DeMint's own PAC, the Senate Conservatives Fund, has also made clear in recent days that it is leaning toward endorsing Akin, thought it has not officially done so. The endorsement, for now, is just a personal one from DeMint.
If and when SCF does back Akin, though, it should help him raise significantly more money in his uphill battle to repair his image in the Missouri Senate race. Akin has struggled since remarking last month that "legitimate rape" rarely causes pregnancy (a remark he has repeatedly apologized for), and national Republicans and top GOP super PACs quickly pulled their support for the duration of the race in hopes it would force Akin to drop out.
The deadline for him to do that passed on Tuesday, meaning it's now official Akin will appear on the ballot in November.
But by earning DeMint's endorsement and, if he does, the Senate Conservatives Fund's backing, Akin should be able to raise more money and could benefit from some independent expenditure ads run by the PAC -- which could help offset the lack of national GOP money.
Still, the alliance is a pretty unlikely one.
While both men are religious conservatives, their views have been diametrically opposed when it comes to earmarks.
Akin, until recent days, has been a rather unapologetic earmarker. He ran an ad late in the primary this year defending the practice and has said it's a Constitutional right.
Around the same time, the Senate Conservatives Fund actually criticized Akin's past as an earmarker, with spokesman Matt Hoskins saying Akin was the weakest candidate in the primary "because he’s too liberal on spending and earmarks.”
Today, Hoskins says a closer examination of Akin's priorities is warranted. Akin has in recent days announced his support for an earmark ban, which is a top priority of big-money outside groups like the Senate Conservatives Fund and the Club for Growth.
"It's no secret that Todd Akin wasn't our top choice, but the voters in Missouri nominated him and he decided to stay in the race," Hoskins told The Fix. "Our mission is to help elect conservatives to the Senate, so we have a responsibility to take a hard look at the race, especially in light of the fact that Akin is polling within single digits of his Democratic opponent."
The Club for Growth, meanwhile, is not jumping on board.
"We have absolutely no plans to get involved in this race," Club spokesman Barney Keller told The Fix.
Hoskins said it's not unheard-of for his group to endorse former earmarkers, though in this case the lawmaker's earmark conversion happens to come just as he's seeking the group's backing. Hoskins noted that DeMint himself is a former earmarker, and the group has endorsed some candidates who are former earmarkers, including Sen. Marco Rubio (R-Fla.) in 2010 and former senator George Allen (R-Va.) this year.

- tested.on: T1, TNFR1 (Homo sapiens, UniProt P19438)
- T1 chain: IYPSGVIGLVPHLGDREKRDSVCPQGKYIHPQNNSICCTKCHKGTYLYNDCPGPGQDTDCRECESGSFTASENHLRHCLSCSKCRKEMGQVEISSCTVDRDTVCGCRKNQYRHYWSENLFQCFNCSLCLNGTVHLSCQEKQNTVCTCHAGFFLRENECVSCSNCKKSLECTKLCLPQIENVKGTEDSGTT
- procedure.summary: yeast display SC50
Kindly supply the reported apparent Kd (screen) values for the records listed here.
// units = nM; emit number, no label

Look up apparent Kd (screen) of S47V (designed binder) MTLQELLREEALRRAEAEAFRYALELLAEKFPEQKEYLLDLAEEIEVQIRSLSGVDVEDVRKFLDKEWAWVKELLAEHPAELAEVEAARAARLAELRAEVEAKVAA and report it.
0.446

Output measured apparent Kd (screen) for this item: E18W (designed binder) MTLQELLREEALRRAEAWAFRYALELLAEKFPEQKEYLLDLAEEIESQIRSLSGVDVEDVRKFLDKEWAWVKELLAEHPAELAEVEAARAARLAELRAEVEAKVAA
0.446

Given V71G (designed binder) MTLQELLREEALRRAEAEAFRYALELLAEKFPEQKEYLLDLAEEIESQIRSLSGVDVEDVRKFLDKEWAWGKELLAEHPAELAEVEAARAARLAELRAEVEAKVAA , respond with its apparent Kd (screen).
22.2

"Like Akin, (Allen) agrees with our policy goals, he's in a competitive race, and the outcome could determine control of the Senate," Hoskins said.
Hoskins also noted that SCF endorsed National Republican Senatorial Committee Chairman John Cornyn (R-Texas) in 2008, despite his past support for earmarks.
Today, DeMint's move toward Akin threatens to inflame some long-simmering tensions between he and Cornyn, who has said he won't spend any money on Akin's behalf.
(Updated at 4:15 p.m: The NRSC has now apparently opened the door to spending money on the race.)
DeMint has made a practice of endorsing insurgent GOP Senate candidates in primaries against candidates that Republicans view as more electable. Establishment-minded Republicans believe some of these candidates who went on to win their 2010 primaries -- including Delaware's Christine O'Donnell and Colorado's Ken Buck -- wound up costing them very winnable races in 2010.
DeMint has publicly encouraged Cornyn to take a second look at Akin now that the ballot is set. Polls continue to show that, even as Akin's personal image has taken a huge hit, he's still within single digits of Sen. Claire McCaskill (D-Mo.).
"I’m going to look at the race and I would encourage John Cornyn to look at all races where Republicans have a chance to win,” DeMint told The Hill last week.
Hoskins continued in that vein Wednesday.
"The easy thing would be for us to just look the other way and say it's not our problem, but we have a responsibility to objectively evaluate the race, and we believe the Republican Party does too," he said.